self.for_concrete_model = for_concrete_model 
Example 12
Project: django-open-lecture   Author: DmLitov4   File: fields.py    (license) View Source Project 6 votes vote down vote up
def __init__(self, to, object_id_field='object_id', content_type_field='content_type',
                 for_concrete_model=True, related_query_name=None, limit_choices_to=None, **kwargs):
        kwargs['rel'] = self.rel_class(
            self, to,
            related_query_name=related_query_name,
            limit_choices_to=limit_choices_to,
        )

        kwargs['blank'] = True
        kwargs['on_delete'] = models.CASCADE
        kwargs['editable'] = False
        kwargs['serialize'] = False

        # This construct is somewhat of an abuse of ForeignObject. This field
        # represents a relation from pk to object_id field. But, this relation
        # isn't direct, the join is generated reverse along foreign key. So,
        # the from_field is object_id field, to_field is pk because of the
        # reverse join.
        super(GenericRelation, self).__init__(
            to, from_fields=[object_id_field], to_fields=[], **kwargs)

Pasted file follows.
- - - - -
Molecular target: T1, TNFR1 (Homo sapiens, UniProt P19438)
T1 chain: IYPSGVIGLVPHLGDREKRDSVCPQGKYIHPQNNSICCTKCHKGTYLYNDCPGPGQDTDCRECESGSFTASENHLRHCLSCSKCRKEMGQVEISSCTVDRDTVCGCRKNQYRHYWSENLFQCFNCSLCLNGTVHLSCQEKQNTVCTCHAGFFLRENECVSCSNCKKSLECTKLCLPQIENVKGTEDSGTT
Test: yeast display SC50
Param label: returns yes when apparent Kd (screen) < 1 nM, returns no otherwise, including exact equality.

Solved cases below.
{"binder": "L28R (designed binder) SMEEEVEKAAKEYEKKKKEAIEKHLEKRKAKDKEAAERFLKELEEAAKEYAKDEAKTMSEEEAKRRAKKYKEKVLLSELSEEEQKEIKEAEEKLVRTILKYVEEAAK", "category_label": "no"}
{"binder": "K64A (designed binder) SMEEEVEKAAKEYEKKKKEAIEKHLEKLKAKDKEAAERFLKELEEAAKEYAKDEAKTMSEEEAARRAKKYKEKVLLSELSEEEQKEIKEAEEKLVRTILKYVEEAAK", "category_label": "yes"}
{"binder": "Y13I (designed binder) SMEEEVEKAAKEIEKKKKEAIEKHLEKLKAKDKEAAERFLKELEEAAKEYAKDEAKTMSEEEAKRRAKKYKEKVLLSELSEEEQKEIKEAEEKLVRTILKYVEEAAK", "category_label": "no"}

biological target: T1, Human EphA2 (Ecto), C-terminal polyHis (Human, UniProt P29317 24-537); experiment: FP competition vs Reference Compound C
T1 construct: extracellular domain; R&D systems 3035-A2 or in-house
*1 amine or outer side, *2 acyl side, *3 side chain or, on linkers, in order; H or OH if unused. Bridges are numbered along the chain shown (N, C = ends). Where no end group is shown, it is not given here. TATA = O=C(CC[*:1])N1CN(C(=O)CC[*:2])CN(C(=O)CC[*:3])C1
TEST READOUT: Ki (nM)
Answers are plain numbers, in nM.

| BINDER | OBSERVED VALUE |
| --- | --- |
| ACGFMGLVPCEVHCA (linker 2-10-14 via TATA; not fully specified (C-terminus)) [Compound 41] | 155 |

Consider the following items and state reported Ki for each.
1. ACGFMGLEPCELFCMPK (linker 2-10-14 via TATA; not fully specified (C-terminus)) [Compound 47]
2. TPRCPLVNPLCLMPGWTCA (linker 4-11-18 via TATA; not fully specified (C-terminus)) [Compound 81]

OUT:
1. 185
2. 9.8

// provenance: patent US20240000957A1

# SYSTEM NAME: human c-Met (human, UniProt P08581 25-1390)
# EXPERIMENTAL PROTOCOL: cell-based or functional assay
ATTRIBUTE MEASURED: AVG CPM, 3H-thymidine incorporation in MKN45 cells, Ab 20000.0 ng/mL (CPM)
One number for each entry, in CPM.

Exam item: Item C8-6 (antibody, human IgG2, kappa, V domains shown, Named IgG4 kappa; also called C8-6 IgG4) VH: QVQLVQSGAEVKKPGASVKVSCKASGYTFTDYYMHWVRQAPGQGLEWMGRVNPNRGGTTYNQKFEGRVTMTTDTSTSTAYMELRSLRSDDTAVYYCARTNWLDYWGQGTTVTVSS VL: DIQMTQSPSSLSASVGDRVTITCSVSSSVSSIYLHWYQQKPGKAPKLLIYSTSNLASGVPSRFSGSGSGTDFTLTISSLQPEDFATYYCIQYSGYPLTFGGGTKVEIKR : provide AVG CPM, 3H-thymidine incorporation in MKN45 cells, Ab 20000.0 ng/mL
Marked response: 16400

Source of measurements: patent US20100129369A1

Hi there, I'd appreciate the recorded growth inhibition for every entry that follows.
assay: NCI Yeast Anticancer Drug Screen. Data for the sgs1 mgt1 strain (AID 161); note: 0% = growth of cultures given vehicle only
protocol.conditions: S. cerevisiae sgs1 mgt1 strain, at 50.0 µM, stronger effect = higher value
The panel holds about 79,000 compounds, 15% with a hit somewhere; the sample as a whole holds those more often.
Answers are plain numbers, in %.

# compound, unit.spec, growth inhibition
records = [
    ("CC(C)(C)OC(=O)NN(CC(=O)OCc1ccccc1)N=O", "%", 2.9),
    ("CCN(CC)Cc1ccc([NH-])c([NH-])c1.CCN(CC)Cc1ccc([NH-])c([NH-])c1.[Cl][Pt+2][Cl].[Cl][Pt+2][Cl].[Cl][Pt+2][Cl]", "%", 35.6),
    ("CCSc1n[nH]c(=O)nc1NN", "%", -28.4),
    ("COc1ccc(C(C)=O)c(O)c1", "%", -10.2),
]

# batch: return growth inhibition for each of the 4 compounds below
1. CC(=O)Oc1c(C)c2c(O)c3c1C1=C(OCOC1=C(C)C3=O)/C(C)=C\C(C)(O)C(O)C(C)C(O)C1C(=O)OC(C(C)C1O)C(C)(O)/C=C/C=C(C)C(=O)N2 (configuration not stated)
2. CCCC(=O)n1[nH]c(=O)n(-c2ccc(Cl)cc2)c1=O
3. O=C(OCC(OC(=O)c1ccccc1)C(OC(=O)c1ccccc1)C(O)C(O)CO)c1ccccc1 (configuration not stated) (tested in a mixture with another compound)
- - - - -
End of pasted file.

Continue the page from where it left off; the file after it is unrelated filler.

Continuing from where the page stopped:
self.object_id_field_name = object_id_field
        self.content_type_field_name = content_type_field
        self.for_concrete_model = for_concrete_model 
Example 13
Project: travlr   Author: gauravkulkarni96   File: fields.py    (license) View Source Project 6 votes vote down vote up
def __init__(self, to, object_id_field='object_id', content_type_field='content_type',
                 for_concrete_model=True, related_query_name=None, limit_choices_to=None, **kwargs):
        kwargs['rel'] = self.rel_class(
            self, to,
            related_query_name=related_query_name,
            limit_choices_to=limit_choices_to,
        )

        kwargs['blank'] = True
        kwargs['on_delete'] = models.CASCADE
        kwargs['editable'] = False